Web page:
Comprehensive post-failure analysis identifies microbial influenced corrosion
Premature coiled tubing (CT) unit failure has been observed in certain areas of the United States, such as the Eagle Ford and Haynesville formations, and the Permian basin in Texas. This issue was not thought to be as prevalent in Canada until a recent Society of Petroleum Engineers (SPE) publication detailed how a major Canadian CT service company experienced an alarming seven CT string failures within three months while performing bridge plug mill-out operations in the northeastern British Columbia portion of the Montney formation.1
The CT string point of failures were in the range of 18 – 48% fatigue – well below their predicted fatigue life. CT strings can fail for a variety of reasons including external mechanical damage, corrosion and excessive diametrical growth. Premature CT failure results not only in operational delays with the associated cost, but critical safety risks are posed to personnel on location.
Third party analysis indicated that these CT string failures manifested in the form of pinholes and corrosion, primarily at the bias weld. The filler material used in bias welds has different mechanical properties than the base pipe material, making it weaker and more prone to fatigue. To determine the mechanism of failure, CT string and fluid samples from four of the seven units were further analyzed.
This analysis revealed internal corrosion pitting in both the base and filler material and extremely high concentrations of bacteria in the source water (>107). The presence of both sulfate reducing bacteria (SRB) and acid producing bacteria (APB) was indicated in the fluid and on the solid metal using the OSP LifeCheck™ SRB Indicator Kit and LifeCheck PRD Kit, respectively. These bacterial subtypes are known to be related to microbial influenced corrosion (MIC). MIC is caused by the formation of biofilms resulting in localized pitting corrosion, which leads to micro-cracks and eventual pipe failure.
The CT service company undertook laboratory and field studies to evaluate available biocides with the goal of creating an optimized treatment program. Multiple field water samples were subjected to biocide kill and loading studies to determine efficacy and optimal concentrations. Field studies were then performed to confirm the laboratory results and establish the treatment regime as well as the bacterial contribution from source fluid versus wellbore flowback.
Bacterial levels were monitored using the OSP LifeCheck ATP Test Kit, which measures the metabolic activity of living cells through quantification of ATP (adenosine triphosphate) levels in fluid. Four biocides were evaluated: glutaraldehyde, 2,2-dibromo-3-nitrilopropionamide (DBNPA), tetrakis(hydroxymethyl) phosphonium sulfate (THPS) and OSP 2K7®. Because each compound has a different mode of action, biocides were tested at the same concentration. Once comparative efficacy was evaluated, optimal treatment level was determined.
The laboratory analysis showed that while all biocides were initially effective at reducing bacterial levels, the glutaraldehyde and THPS effects were short-lived with levels rebounding after one day. The 2K7 and DBNPA biocides were further evaluated over a range of ppm values. Even at the highest concentration tested, the DBNPA showed bacterial population recovery at 2 weeks, with lower concentrations rebounding in less than a week.
The 2K7 biocide was effective at 100 ppm for 8 days – twice as long as the DBNPA at the same concentration – and at >200 ppm reduced bacterial levels for 2 weeks. 2K7 biocide works by disrupting the activity of bacterial membrane proteins causing cellular collapse. Unlike other biocides, which can react with friction reducers negating the effect of both, 2K7 is nonionic and does not react with other fluid additives.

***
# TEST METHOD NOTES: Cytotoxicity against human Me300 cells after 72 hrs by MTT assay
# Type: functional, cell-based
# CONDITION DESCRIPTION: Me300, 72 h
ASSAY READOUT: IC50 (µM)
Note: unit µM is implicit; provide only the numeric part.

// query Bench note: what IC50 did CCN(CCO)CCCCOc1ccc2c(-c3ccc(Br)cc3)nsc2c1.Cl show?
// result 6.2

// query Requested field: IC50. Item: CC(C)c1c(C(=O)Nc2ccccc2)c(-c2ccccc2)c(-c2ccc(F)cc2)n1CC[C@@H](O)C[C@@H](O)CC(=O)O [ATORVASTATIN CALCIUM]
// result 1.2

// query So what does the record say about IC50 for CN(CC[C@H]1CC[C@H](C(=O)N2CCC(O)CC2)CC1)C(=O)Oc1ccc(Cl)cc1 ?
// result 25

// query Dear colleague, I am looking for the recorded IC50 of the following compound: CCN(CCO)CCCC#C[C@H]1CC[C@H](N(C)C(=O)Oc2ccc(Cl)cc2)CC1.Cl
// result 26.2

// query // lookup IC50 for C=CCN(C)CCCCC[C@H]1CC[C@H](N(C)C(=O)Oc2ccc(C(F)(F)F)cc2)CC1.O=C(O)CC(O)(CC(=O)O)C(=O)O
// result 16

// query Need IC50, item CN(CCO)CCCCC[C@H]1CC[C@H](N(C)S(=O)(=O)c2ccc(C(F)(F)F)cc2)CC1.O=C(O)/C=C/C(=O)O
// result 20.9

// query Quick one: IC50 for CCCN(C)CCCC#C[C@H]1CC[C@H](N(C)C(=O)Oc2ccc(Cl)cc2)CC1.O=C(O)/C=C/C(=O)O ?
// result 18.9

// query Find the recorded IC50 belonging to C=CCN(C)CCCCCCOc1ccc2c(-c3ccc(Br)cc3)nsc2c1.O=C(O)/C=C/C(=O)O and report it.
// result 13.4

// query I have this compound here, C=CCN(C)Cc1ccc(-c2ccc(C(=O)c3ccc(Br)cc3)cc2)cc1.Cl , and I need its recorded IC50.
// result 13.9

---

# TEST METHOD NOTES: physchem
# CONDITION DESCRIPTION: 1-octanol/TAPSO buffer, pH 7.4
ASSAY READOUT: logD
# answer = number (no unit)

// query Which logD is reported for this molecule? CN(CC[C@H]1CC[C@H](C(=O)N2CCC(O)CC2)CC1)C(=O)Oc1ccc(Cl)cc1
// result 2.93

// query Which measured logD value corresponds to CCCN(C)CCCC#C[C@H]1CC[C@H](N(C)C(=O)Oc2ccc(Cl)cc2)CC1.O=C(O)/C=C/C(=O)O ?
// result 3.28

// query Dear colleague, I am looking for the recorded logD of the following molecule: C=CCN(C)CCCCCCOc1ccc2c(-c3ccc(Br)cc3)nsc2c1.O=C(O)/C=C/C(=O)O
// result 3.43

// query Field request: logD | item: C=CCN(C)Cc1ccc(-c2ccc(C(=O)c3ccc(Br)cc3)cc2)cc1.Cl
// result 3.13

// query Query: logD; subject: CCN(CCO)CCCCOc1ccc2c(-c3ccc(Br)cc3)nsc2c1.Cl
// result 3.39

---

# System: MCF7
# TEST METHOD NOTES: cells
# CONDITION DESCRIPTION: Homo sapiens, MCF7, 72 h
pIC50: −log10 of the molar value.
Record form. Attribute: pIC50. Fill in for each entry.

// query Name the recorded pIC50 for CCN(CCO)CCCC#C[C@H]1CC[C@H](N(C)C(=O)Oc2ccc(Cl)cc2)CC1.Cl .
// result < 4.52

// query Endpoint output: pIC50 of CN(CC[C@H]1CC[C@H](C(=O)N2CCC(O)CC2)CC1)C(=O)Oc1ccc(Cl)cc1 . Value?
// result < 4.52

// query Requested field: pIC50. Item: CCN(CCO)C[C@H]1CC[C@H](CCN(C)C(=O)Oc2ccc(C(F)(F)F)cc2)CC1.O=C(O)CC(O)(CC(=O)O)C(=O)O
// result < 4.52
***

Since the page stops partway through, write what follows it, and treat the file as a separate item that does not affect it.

Field studies conducted on three separate well pads showed that one 2K7 Water Soluble Pak (WSP) per 10 m3 (63 bbl) surface water effectively reduced bacterial levels from >106 to<104 with agitation of the fluid reducing the reaction time. This fluid was then used for CT bridge plug milling operations and bacteria levels monitored at various fluid locations in the closed loop throughout the operations.
Evaluation of flowback from the wellbore indicated consistently lower bacterial concentrations than the injected surface water. Despite this, bacteria levels at surface were rebounding. Therefore, the observed increases in surface bacteria were due to the population rebounding while sitting in the surface tanks.
This rebound effect was because the CT fluid for the mill-out operations was reused for each successive pad well. As flowback water was introduced into the surface tanks, so were the additives (polymers, surfactants) from stimulation operations that, along with dissolved formation nutrients (sulfates, nitrates, phosphates) and increased temperatures, provided an ideal environment for bacterial regrowth.
The ability to identify the source of bacterial population rebound in real-time using the OSP LifeCheck ATP Test Kit enabled implementation of lower, maintenance treatments of the surface water with 2K7 biocide (one WSP per 40 – 100 m3 fluid every 12 – 24 hr). In addition, pre-storage treatment of the CT unit has been implemented as the standard operating procedure by the CT service company. Since the treatment program, no additional CT string failures associated with MIC have been recorded.
Edillon, L., McLeod, R., Henderson, M.A., McVicar, W., Eyre, K., Pelletier, R., Yao, S., and Yan, J. 2015. Application of a Biocide Water Treatment Program to Prevent Coiled Tubing Corrosion: A Case Study. Paper SPE 173675 presented at the SPE/ICoTA Coiled Tubing and Well Intervention Conference & Exhibition held in The Woodlands, Texas, USA, 24-25 March.